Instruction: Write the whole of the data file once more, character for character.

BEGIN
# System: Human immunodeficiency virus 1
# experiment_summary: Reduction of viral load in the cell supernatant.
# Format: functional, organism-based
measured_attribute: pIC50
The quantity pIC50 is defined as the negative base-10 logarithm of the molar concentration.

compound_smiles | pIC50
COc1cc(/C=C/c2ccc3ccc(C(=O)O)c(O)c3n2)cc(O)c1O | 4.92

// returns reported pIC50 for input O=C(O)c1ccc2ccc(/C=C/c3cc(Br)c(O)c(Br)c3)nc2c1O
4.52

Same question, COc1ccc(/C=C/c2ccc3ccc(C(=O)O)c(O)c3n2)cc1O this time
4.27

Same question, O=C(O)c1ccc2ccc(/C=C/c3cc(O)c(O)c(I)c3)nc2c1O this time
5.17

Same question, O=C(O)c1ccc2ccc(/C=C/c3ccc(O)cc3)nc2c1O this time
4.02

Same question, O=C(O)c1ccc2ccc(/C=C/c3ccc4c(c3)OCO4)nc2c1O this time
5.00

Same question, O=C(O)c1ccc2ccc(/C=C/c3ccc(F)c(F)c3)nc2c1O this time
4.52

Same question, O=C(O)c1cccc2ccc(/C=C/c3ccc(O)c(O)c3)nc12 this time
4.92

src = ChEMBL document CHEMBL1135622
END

# System: Human immunodeficiency virus 1
# experiment_summary: Reduction of viral load in the cell supernatant.
# Format: functional, organism-based
measured_attribute: pIC50
The quantity pIC50 is defined as the negative base-10 logarithm of the molar concentration.

compound_smiles | pIC50
COc1cc(/C=C/c2ccc3ccc(C(=O)O)c(O)c3n2)cc(O)c1O | 4.92

// returns reported pIC50 for input O=C(O)c1ccc2ccc(/C=C/c3cc(Br)c(O)c(Br)c3)nc2c1O
4.52

Same question, COc1ccc(/C=C/c2ccc3ccc(C(=O)O)c(O)c3n2)cc1O this time
4.27

Same question, O=C(O)c1ccc2ccc(/C=C/c3cc(O)c(O)c(I)c3)nc2c1O this time
5.17

Same question, O=C(O)c1ccc2ccc(/C=C/c3ccc(O)cc3)nc2c1O this time
4.02

Same question, O=C(O)c1ccc2ccc(/C=C/c3ccc4c(c3)OCO4)nc2c1O this time
5.00

Same question, O=C(O)c1ccc2ccc(/C=C/c3ccc(F)c(F)c3)nc2c1O this time
4.52

Same question, O=C(O)c1cccc2ccc(/C=C/c3ccc(O)c(O)c3)nc12 this time
4.92

src = ChEMBL document CHEMBL1135622